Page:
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What's on Tap: Alkalinity in Drinking Water


Often found on water contaminant lists with things like e. Coli and sediment, alkalinity plays a much different role in water. Defined by the Water Research Center as "water's capacity to resist changes in pH that would make the water more acidic", alkalinity protects the water and its life forms from sudden shifts in pH. If any changes are made to the water that could raise or lower the pH value, alkalinity acts as a buffer. Alkalinity is often confused with pH because water with a pH level above 7 is commonly referred to as alkaline. But alkalinity is not the same as pH because water does not have to be strongly basic (pH above 7) to have a high alkalinity level. Alkalinity is related to pH because higher levels of alkalinity help stabilize the pH level.


The alkalinity of water depends on the types of soil and bedrock that it travels through, as it moves from small springs toward larger bodies of water. When water passes through rocks containing carbonate, bicarbonate and hydroxide compounds, it develops alkalinity. Geographic areas that have a lot of limestone will have alkaline water because limestone is rich in carbonates.


Whether high or low, alkalinity levels do not have serious or adverse health effects. There are, however, noticeable signs of high or low levels. High levels of alkalinity in water can result in a soda-like taste and dry skin, as well it can cause scaling in pipes and fixtures. Low levels can be irritating to eyes, and its corrosive effect can damage pipes and water systems. Though generally safe for consumption, it's common for city water systems to maintain a balanced level of alkalinity because low levels can damage pipes and equipment.


If the alkalinity is too low, the ability of your water to resist pH changes decreases. This means that the pH will yo-yo up and down, changing from acidic to basic rapidly.


If you want to learn about the alkalinity level of your home's water, there are three steps you can take to verify the quality and safety of your drinking water:

  • Consult your water supplier for reports on their water testing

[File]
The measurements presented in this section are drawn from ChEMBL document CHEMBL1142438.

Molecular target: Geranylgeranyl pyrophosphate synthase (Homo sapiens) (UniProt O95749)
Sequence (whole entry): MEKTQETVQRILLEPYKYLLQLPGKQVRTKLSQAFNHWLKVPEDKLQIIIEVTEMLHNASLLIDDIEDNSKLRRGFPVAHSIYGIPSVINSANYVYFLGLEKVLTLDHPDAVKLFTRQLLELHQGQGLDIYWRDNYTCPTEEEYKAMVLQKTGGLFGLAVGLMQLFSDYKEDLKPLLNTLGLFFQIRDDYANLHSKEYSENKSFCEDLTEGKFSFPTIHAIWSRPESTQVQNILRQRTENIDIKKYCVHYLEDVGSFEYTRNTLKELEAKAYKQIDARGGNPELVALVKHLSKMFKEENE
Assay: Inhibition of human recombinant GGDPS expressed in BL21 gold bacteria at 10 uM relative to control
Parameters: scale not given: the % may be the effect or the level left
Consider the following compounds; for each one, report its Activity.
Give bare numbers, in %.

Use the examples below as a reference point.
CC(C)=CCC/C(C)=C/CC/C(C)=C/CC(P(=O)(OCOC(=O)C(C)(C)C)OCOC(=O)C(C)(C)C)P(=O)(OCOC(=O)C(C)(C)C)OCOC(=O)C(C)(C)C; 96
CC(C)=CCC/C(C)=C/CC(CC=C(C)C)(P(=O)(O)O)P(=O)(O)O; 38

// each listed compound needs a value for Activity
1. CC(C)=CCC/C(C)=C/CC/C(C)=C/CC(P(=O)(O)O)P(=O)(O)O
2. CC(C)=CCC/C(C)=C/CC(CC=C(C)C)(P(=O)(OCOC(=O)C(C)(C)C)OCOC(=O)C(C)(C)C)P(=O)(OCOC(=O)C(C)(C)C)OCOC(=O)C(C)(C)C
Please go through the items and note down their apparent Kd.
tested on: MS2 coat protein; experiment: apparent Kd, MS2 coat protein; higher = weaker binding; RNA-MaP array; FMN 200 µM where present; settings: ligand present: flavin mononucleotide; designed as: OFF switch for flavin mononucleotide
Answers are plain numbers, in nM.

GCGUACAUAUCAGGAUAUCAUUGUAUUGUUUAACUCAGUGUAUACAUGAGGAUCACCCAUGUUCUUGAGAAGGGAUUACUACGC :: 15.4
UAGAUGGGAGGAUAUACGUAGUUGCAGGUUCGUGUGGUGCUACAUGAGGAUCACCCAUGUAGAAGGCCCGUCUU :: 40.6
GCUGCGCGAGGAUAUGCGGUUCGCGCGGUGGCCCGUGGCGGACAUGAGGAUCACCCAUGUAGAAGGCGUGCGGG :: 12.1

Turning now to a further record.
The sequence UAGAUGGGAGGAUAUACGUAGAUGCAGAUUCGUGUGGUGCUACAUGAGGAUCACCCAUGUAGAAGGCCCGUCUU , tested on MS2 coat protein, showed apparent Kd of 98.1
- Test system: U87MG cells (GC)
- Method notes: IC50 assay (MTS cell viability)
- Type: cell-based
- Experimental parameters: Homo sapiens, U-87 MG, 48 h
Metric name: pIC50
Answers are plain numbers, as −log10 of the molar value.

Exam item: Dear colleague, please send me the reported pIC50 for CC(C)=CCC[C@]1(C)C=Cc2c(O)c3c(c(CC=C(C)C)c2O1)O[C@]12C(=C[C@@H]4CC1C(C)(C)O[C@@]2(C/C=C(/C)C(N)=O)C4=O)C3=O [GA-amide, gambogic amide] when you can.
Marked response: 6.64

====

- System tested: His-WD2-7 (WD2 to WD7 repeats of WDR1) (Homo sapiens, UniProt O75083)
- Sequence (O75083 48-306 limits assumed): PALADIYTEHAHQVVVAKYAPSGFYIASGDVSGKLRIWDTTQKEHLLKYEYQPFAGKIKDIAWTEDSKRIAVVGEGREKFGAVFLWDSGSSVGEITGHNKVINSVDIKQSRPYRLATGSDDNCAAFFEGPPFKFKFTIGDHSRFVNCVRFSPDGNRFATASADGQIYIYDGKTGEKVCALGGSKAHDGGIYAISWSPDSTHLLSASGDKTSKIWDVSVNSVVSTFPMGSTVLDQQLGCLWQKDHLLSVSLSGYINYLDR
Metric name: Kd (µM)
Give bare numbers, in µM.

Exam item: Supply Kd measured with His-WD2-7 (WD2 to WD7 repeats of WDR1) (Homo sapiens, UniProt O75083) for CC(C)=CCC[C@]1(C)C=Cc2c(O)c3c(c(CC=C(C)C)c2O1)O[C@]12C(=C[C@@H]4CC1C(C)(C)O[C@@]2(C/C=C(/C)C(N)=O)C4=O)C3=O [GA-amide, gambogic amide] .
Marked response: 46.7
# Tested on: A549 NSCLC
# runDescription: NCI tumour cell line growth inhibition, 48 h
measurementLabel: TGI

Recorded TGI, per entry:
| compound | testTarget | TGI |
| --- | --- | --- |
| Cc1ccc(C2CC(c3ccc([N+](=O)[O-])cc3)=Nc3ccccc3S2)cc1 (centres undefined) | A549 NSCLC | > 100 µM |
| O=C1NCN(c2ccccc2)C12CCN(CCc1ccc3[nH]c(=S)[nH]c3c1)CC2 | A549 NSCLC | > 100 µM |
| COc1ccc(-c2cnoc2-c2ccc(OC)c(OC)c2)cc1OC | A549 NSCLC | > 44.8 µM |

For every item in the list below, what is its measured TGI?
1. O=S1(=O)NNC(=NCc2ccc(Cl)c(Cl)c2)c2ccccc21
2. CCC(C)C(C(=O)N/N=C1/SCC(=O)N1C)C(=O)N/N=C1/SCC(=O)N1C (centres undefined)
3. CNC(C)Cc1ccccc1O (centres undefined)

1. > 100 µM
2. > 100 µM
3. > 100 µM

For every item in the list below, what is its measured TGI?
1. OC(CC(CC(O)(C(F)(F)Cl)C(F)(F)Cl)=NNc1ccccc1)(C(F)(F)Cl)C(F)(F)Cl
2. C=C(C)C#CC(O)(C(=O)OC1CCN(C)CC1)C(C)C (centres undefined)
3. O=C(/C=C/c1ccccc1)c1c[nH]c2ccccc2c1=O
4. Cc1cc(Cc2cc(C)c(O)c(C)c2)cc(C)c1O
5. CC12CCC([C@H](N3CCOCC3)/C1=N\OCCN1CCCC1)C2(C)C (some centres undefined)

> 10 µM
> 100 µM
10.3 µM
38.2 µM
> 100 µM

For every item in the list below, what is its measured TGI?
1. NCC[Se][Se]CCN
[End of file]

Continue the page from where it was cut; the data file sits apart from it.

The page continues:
• Test your home's water independently using a water test kit like the 1-AND-2 WaterCheck Water Test Kit that looks at alkalinity levels and 26 other contaminants. Just make sure the kit you purchase will test for alkalinity.


Alkalinity is not regulated as a contaminant. Since low alkalinity can cause corrosion problems, it's a good idea to test your home's water if you're seeing signs of corrosion.


There are a few different alkalinity filtration options for both drinking water and whole house filtration. A difficult contaminant to remove, it typically requires at least two or three filtration stages before your water can be considered "clear" of alkalinity.


While there are a variety of filters on the market that will help you maintain a balanced alkalinity level. These three systems are highly rated and are top performers:





Regular replacement of the filter and/or cartridge is critical to maintaining their effectiveness and reducing bacterial contamination. An overused or out-of-date filter can become dangerous because the filter will no longer trap contaminants, allowing them to leach back into your water. For the safety of you and your loved ones, it's important not to put off replacement too long. There are four effective ways of knowing when it's time to replace your water filter:

  1. Follow the manufacturer's recommendations. Their specified replacement timing will err on the side of caution so you can be assured that your water quality will always be safe.
  2. Measure usage. Install a filter measurement meter or filter monitor that connects to the incoming water line that feeds the filter system and measures the number of gallons that pass through. Then using the manufacturer's recommended usage limit, program the monitor to alert you when you've reached the allowed number of gallons. You'll know exactly when it's time to replace the filter.
  3. Read your water bill. If your home is supplied with municipal water, your water bill will tell you exactly how much water is used monthly. Compare your actual usage to the manufacturer's recommendation and plan the replacement accordingly.
  4. Monitor manually. If you have non-municipal water, the most cost effective method is to monitor your filter manually either with your palate or a water testing kit. Start with routine water tests that look for lead, microorganisms and other contaminants to verify whether your filters are still removing them. For drinking water systems, simply fill a glass with water and check the flavor yourself. You'll be able to see or taste when the filter is exhausted and no longer purifying your water because the water flavor will be unpleasant.


For answers to alkalinity-related questions, recommendations on the best filter for your home or general drinking water questions, contact us.